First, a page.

US8529037B2 - Ink tank and production process of ink tank - Google Patents

Ink tank and production process of ink tank Download PDF

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Publication number
US8529037B2
US8529037B2 US13333761 US201113333761A US8529037B2 US 8529037 B2 US8529037 B2 US 8529037B2 US 13333761 US13333761 US 13333761 US 201113333761 A US201113333761 A US 201113333761A US 8529037 B2 US8529037 B2 US 8529037B2
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Prior art keywords
ink
portion
side surface
recording apparatus
jet recording
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US13333761
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US20120200647A1 (en )
Inventor
Takeho Miyashita
Yasuo Kotaki
Hitoshi Takada
Koichi Kubo
Hiroki Hayashi
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Canon Inc
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Canon Inc
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    • BPERFORMING OPERATIONS; TRANSPORTING
    • B41PRINTING; LINING MACHINES; TYPEWRITERS; STAMPS
    • B41JTYPEWRITERS; SELECTIVE PRINTING MECHANISMS, e.g. INK-JET PRINTERS, THERMAL PRINTERS, i.e. MECHANISMS PRINTING OTHERWISE THAN FROM A FORME; CORRECTION OF TYPOGRAPHICAL ERRORS
    • B41J2/00Typewriters or selective printing mechanisms characterised by the printing or marking process for which they are designed
    • B41J2/005Typewriters or selective printing mechanisms characterised by the printing or marking process for which they are designed characterised by bringing liquid or particles selectively into contact with a printing material
    • B41J2/01Ink jet
    • B41J2/17Ink jet characterised by ink handling
    • B41J2/175Ink supply systems ; Circuit parts therefor
    • B41J2/17503Ink cartridges
    • B41J2/17553Outer structure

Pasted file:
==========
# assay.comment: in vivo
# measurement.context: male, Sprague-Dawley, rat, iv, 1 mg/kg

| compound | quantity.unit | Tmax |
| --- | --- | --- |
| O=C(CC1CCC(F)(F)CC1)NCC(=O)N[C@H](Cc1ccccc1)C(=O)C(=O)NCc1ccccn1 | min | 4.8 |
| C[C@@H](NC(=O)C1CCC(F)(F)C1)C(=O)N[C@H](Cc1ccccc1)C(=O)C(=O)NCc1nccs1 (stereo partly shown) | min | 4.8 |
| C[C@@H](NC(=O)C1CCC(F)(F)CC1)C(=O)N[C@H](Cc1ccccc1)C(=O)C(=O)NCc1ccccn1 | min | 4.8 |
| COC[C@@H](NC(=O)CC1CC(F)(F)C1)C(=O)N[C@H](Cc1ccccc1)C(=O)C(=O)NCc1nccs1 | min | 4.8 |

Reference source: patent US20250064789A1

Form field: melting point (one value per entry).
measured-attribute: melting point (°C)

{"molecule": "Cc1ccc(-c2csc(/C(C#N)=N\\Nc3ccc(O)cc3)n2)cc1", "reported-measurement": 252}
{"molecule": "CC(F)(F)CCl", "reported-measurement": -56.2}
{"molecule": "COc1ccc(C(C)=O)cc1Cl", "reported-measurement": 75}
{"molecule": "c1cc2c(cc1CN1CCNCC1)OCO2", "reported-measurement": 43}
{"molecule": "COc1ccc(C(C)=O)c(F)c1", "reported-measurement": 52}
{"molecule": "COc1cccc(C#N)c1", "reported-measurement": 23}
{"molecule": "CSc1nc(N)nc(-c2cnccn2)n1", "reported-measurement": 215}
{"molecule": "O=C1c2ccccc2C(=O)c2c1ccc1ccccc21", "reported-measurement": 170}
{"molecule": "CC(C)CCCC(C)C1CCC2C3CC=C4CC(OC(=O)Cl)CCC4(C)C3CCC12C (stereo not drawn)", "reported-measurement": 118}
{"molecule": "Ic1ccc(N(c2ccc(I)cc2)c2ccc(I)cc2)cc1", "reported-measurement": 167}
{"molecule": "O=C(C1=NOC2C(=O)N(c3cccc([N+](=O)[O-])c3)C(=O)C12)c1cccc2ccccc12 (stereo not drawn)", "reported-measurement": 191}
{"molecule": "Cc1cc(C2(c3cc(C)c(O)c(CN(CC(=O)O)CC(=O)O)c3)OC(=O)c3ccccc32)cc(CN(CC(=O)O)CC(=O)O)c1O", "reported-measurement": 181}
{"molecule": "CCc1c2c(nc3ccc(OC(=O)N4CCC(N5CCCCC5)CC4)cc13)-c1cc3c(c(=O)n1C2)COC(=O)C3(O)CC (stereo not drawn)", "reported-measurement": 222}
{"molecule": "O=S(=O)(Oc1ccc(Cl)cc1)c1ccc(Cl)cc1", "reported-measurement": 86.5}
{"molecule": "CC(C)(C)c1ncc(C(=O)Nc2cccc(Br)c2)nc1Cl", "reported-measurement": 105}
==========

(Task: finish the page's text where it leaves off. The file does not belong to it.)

Abstract

An ink tank for being installed in an ink jet recording apparatus to supply ink thereto, including an ink storage portion, one side surface of a casing of the ink tank in which side surface an opening for supplying ink to the apparatus is formed, and a joint member for joining the one side surface to the apparatus by engaging with a connection member of the apparatus. The joint member has a welding portion for being welded to the one side surface along a peripheral portion of the opening, the welding portion corresponding to the peripheral portion; and a hollow portion forming a positioning hole for inserting therein and engaging therewith the connection member for determining a relative position of the apparatus and the one side surface. The hollow portion is provided on the outside of the welding portion and abuts to the one side surface without being welded.

Description

BACKGROUND OF THE INVENTION

1. Field of the Invention

The present invention relates to an ink tank for storing an ink used in an ink jet recording apparatus and a production process for the ink tank.

2. Description of the Related Art

An ink tank used in an ink jet recording apparatus is constructed detachably from the recording apparatus to facilitate replacement when ink has been consumed.

Such an ink tank has a casing 501 storing an ink and a joint member 502 for joining the tank to a recording apparatus body like an ink tank 500 described in Japanese Patent Application Laid-Open No. 2009-298153 and illustrated in, for example, FIG. 7. The ink tank 500 is fixed by welding an outer peripheral edge of the joint member 502 to the casing 501 of the ink tank.

As described above, the joint member of the conventional ink tank forms a “weld ridgeline” along the outer peripheral edge by being welded at its outer peripheral edge, so that the “weld ridgeline” tends to become long as the size of the ink tank becomes large.